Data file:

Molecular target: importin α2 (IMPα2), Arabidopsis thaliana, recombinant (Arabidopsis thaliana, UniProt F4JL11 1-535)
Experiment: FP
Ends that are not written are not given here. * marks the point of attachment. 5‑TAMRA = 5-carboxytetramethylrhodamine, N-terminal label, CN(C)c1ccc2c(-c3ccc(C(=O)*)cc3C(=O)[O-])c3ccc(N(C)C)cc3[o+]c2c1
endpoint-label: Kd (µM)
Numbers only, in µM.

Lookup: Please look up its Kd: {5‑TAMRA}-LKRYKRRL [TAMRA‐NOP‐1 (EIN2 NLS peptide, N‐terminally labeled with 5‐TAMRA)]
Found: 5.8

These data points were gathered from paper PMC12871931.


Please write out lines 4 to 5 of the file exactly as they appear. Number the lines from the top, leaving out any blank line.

endpoint-label: Kd (µM)
Numbers only, in µM.